As I handle the plant, turning it upside down, flattening it, pressing back the petals, fondling the leaves, details emerge that surprise and delight me. It’s like exploring a lover’s body during those lazy hours you spend in bed at the start of a relationship. A snowdrop has never been the same since I peeled back its petals and found, to my surprise, striped green sepals inside.

I learned my favorite drawing technique—contour drawing–years ago in a high school art class. Betty Edward also describes it in her seminal book, Drawing on the Right Side of the Brain. The instructions are simple. Look at your subject. Put your pen down on the page. Outline the contours of the object with your pen. Do not look at your paper. Do not take your pen off the page. Resist the temptation to peek at your drawing as you proceed. This often turns a lively sketch into something stiff and stilted (though perhaps more accurate).

Why does this technique work better than conscious imitation? What we believe we see is not what we really see. Try drawing a cup while looking at the cup. Then draw it again using contour drawing. I think you will be surprised by how much more the second version actually resembles a cup. We have a notion of a cup shaped by our three-dimensional experience with it but it’s not the cup our eye sees.

I used contour drawing throughout high school and college classes to capture portraits of my teachers, other students, my shoes and my own hand drawing. Sometimes you get an undecipherable tangle of squiggles. But other times you end up with a lovely sketch that really captures the essence of the person.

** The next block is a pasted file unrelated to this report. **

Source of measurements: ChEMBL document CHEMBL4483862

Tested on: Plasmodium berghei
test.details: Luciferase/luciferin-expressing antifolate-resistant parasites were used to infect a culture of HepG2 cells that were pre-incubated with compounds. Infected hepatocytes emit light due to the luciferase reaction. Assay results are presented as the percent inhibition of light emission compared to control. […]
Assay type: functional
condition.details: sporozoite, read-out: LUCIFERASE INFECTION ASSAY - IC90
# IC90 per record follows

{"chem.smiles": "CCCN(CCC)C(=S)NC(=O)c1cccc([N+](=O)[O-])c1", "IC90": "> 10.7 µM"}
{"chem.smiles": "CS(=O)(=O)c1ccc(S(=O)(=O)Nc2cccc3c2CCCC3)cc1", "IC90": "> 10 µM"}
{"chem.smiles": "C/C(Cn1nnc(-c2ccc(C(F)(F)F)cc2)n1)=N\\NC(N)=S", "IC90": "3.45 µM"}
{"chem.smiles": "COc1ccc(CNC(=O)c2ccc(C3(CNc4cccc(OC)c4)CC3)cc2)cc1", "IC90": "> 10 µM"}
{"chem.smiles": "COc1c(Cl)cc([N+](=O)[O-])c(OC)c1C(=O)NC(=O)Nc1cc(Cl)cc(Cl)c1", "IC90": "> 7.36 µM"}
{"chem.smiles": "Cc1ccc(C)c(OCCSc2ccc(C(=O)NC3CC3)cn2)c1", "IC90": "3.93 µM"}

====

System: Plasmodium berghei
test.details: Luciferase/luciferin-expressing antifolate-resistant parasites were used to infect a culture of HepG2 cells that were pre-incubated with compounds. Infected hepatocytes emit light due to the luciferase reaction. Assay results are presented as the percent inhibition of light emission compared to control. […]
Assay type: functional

Spirit drawing takes contour drawing to another level. Jude Siegel in A Pacific Northwest Nature Sketchbook says it’s as if “what the eyes sees then travels through the heart (the emotional heart, which can recognize the spirit or essence of an object—something the mind cannot do), then continues down the arm and fingers, and finally through the pen or other tool and is then recorded onto the paper.”

Before beginning to draw, spend time simply taking in the subject as much as possible.

Then take your pen (Siegel encourages the use of a pen, as it will force you to commit), choose a spot on the subject, and focus your eyes and attention there. Begin drawing, traveling along the lines of the object. If you are drawing a flower, pretend you are a tiny bug traversing the edges of each petal. Or you can imagine tracing the edges of the subject with your fingertip, the gentle caress of a lover. After tracing the outline, you can begin to trace some of the interior edges.

Siegel uses spirit drawing as a warm-up before a more studied attempt and I’ve used it this way as well. I have to admit that the first sketches are often more lively than the sketches I labor over. As the name implies, they capture more of the spirit of the plant.

For instance, here’s an attempt to analyze the way a plantain plant looks as it bursts into blossom.

And here is a spirit drawing I did of the same plant as it withered and shrunk. I think it has more life (though it’s clearly ebbing away).




Although I’ve been practicing spirit drawing on flowers, I’ve also started using it to capture glimpses of my everyday life. I have to admit these are my favorites. For instance, this picture of a dog I saw at my favorite café, Pettirosso, one afternoon. It might be hard for you to tell what this is supposed to represent, but for me it vividly recalls that moment when the dog woke up to look at a customer.

Assignment for April, Week 1

Try doing a contour drawing of a plant this week. Don’t despair if your first version is a bunch of squiggles. Try again. Do a drawing a day. If you start to feel comfortable with the contour drawings, try a spirit drawing. Then write up a report on how it went.

If you’d like to share your sketches, you could post them on Facebook, either in the private group for A Year in Flowers 2017 (you need to “friend” me on Facebook and I can invite you) or on the Living in Season page.

For lesson 2 of Portraits of Plants and a new assignment, go here.